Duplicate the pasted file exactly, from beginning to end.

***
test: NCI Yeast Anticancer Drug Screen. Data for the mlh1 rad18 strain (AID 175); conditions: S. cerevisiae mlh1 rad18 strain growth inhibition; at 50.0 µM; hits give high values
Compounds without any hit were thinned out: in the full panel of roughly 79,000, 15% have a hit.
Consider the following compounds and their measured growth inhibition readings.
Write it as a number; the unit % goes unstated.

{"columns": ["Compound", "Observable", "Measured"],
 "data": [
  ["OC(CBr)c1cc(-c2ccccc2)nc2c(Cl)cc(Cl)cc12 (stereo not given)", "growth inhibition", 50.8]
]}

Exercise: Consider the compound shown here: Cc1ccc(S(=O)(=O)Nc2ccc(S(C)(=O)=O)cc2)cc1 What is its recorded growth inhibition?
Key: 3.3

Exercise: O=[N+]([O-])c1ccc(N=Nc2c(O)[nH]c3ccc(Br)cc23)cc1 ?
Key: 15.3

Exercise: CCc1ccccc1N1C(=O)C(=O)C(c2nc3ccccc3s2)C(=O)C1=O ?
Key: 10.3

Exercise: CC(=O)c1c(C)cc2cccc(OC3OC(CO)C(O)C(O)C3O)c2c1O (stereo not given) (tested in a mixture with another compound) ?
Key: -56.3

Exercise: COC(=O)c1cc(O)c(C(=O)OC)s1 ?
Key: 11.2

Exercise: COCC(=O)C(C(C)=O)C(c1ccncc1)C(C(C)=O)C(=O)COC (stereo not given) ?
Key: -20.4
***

test: NCI Yeast Anticancer Drug Screen. Data for the mlh1 rad18 strain (AID 175); conditions: S. cerevisiae mlh1 rad18 strain growth inhibition; at 50.0 µM; hits give high values
Compounds without any hit were thinned out: in the full panel of roughly 79,000, 15% have a hit.
Consider the following compounds and their measured growth inhibition readings.
Write it as a number; the unit % goes unstated.

{"columns": ["Compound", "Observable", "Measured"],
 "data": [
  ["OC(CBr)c1cc(-c2ccccc2)nc2c(Cl)cc(Cl)cc12 (stereo not given)", "growth inhibition", 50.8]
]}

Exercise: Consider the compound shown here: Cc1ccc(S(=O)(=O)Nc2ccc(S(C)(=O)=O)cc2)cc1 What is its recorded growth inhibition?
Key: 3.3

Exercise: O=[N+]([O-])c1ccc(N=Nc2c(O)[nH]c3ccc(Br)cc23)cc1 ?
Key: 15.3

Exercise: CCc1ccccc1N1C(=O)C(=O)C(c2nc3ccccc3s2)C(=O)C1=O ?
Key: 10.3

Exercise: CC(=O)c1c(C)cc2cccc(OC3OC(CO)C(O)C(O)C3O)c2c1O (stereo not given) (tested in a mixture with another compound) ?
Key: -56.3

Exercise: COC(=O)c1cc(O)c(C(=O)OC)s1 ?
Key: 11.2

Exercise: COCC(=O)C(C(C)=O)C(c1ccncc1)C(C(C)=O)C(=O)COC (stereo not given) ?
Key: -20.4